The experimental pop band, of Montreal, delivered a theatrical performance at The Haunt in Ithaca on Monday.
The band was founded by lead singer Kevin Barnes in 1996, and their music has since endured various evolutions since their early rock, alternative sound. With the release of their most recent album, of Montreal has embraced an experimental pop vibe that deviates from the style of the band’s 13 previous albums. This performance not only showcased the band’s new sound, but also integrated various songs from their older albums, all which were welcomed by the crowd of veteran fans.
The band’s publicist Naavin Karimbux described Barnes as “a sort of modern day David Bowie.” Though this statement seems a bit too bold, Kevin Barnes certainly knows how to entertain the crowd and his use of costume changes, dancers, sets and theatrics allows him to mimic Bowie, in his drama and androgyny. The first song on of Montreal’s latest album is “let’s relate,” which begins with the lyric, “how do you identify?” This question of identity pervades the band’s music and was an overarching theme of the performance. From the fusing of styles incorporated in the costumes to the variety of musical elements of different genres, of Montreal and its music is truly a fusion of various identities. In this fusion, the band and its music encourage an acceptance of identity, enforcing the way that Barnes was able to invoke the audience to join him rather than listen to him.
The opening act, a group of two women called Nancy’s Feast, set the trippy, entrancing tone for of Montreal’s performance, though parts of their act fell a bit flat. As a combination of interpretive dance, performance art and electronic, synthesized music, the performance felt almost hypnotic, but was rather disjointed. It evoked a sort of robotic attention that did not quite seem to mix with of Montreal’s generally upbeat tone. By the time Nancy’s Feast had finished their act, the audience was eager for the band to come on stage.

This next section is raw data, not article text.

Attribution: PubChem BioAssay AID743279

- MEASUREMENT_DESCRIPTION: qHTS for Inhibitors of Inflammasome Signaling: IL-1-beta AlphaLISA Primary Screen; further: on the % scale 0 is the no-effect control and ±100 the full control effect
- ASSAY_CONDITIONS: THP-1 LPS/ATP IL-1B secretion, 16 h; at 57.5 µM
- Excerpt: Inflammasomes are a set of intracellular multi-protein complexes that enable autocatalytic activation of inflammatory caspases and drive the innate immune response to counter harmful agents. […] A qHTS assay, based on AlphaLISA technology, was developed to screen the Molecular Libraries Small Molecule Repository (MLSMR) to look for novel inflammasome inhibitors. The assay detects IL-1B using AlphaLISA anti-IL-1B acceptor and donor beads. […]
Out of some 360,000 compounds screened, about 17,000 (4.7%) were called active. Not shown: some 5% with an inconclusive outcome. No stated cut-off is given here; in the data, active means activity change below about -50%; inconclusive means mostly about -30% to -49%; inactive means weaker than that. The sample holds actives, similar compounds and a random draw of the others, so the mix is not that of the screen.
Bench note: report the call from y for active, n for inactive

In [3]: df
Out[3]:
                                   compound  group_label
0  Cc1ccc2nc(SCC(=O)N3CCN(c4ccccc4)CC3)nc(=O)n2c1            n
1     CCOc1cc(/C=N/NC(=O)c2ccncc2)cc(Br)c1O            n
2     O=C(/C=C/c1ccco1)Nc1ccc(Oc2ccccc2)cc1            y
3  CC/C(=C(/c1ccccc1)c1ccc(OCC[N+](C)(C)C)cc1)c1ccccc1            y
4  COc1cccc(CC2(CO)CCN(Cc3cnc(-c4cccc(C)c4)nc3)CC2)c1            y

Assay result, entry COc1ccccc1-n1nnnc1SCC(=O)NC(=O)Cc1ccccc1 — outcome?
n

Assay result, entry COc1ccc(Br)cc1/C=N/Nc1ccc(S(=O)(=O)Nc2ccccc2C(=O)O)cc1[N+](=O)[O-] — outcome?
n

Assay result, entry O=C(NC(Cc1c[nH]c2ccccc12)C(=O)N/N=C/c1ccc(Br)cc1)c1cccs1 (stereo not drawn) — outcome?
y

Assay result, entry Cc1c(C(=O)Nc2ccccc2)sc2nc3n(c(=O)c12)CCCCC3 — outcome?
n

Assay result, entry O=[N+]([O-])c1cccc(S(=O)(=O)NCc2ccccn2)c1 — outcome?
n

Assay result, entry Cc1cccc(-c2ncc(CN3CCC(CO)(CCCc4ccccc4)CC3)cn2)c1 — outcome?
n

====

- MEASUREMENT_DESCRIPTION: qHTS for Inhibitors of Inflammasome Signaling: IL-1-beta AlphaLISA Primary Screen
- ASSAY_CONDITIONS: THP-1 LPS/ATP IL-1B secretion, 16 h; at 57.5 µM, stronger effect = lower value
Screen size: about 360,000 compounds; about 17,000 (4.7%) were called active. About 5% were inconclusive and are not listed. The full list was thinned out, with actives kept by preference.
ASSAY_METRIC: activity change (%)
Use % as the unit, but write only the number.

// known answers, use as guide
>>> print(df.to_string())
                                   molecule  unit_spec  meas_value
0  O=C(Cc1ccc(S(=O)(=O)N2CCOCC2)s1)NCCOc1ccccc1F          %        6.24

The Haunt provided a space that allowed the crowd to interact with Barnes and other members of the band. As the other band members came on stage, the crowd cheered and built the suspense for the arrival of Barnes. He skipped on stage to make his entrance in his first of many androgynous costumes and began singing one of the band’s most popular songs, “Wrath Pinned to the Mist.” Lights flashed various psychedelic 70s-style patterns on the back wall, and Barnes lit up the crowd. His dancing and interactions with the other performers on stage with him encouraged the crowd to similarly engage in a carefree attitude. His dramatic hair and costume may have demanded attention, but it was the combination of the performance between the people on stage and the nature of of Montreal’s music that allowed the performance to generate the upbeat and carefree attitude that the audience surely experienced.
Victoria Horrocks is a sophomore in the College of Arts and Sciences. She can be reached at [email protected]